Tuesday, March 20, 2012

Nonverbal Communication Secret # 1423:
Head First Affection &
Head Surrogate Hugs

When true affection is present during a hug, there should always be mutual touching of the heads. If such contact is lacking between these areas during an embrace - there is either a concurrent mental distraction or absence/waning affection. A partial exception applies when a child or person short in stature hugs an adult or another who is significantly taller. In such scenarios, the taller person's sincerity &/or mental focus should be (silently) called into question if they do not pick up a child or bend down in order to touch heads. Hugs and physical contact are rare enough - and certainly important enough, that great effort should be taken at such times for mental and emotional focus. This is body language tell is highly reliable and is virtually always accompanied by a bending/flexing of the neck - particularly in the taller participant of the hug.

Very intriguingly, when there is an outpouring of emotion - but when a person is momentarily "alone" and there is no other head to touch (or not possible) - we will nonverbally (and unconsciously) substitute - and use a "head surrogate" (see below).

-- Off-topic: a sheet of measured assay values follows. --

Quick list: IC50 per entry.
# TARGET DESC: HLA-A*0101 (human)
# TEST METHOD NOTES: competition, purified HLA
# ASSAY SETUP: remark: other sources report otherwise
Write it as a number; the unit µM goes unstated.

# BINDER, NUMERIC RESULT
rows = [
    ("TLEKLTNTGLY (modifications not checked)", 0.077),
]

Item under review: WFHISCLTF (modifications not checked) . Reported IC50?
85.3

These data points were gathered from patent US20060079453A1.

The image above was taken shortly after the killing of three children and one Rabbi at the Jewish Secondary School, Ozar Hatorah, in Toulouse, France. Below, a woman mourns with her head against a hearse. The perpetrator of these horrific crimes is currently unknown, as the biggest manhunt in modern French history is underway. It is strongly believed that the same gunman has antisemitic, anti-Muslim, and racial motives and is also responsible for the recent killing of three French soldiers of North African heritage, two of whom were Muslim as well as seriously wounding another of French-Caribbean ancestry.

See also: Secret # 2: Hugs as a Measure of Affection and Impending Break-up

See also: Secret # 921: Gabrielle Giffords' and Barack Obama's Hug 

See also: Secret # 771: Ann's and Mitt's Affectionate Hug